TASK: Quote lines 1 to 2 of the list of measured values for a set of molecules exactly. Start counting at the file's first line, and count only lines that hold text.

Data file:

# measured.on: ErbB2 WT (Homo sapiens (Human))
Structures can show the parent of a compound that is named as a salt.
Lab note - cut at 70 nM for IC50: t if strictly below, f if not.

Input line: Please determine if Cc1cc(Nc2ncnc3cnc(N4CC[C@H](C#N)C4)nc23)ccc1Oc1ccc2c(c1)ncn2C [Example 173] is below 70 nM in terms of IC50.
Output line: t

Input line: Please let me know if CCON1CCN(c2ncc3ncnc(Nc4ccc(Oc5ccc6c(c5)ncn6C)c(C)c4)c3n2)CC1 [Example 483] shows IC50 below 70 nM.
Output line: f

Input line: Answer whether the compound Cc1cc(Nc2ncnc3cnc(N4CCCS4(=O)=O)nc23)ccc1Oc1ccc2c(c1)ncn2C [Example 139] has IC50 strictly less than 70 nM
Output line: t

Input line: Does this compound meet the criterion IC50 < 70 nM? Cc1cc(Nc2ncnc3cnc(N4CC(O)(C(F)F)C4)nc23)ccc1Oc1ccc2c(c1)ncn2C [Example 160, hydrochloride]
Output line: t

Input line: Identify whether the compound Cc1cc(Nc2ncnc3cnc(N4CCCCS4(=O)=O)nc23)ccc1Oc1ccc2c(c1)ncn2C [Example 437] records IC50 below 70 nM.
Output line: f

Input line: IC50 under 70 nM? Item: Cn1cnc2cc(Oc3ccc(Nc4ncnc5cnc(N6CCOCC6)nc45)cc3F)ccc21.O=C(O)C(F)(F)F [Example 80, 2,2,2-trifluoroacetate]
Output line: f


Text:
# measured.on: ErbB2 WT (Homo sapiens (Human))
Structures can show the parent of a compound that is named as a salt.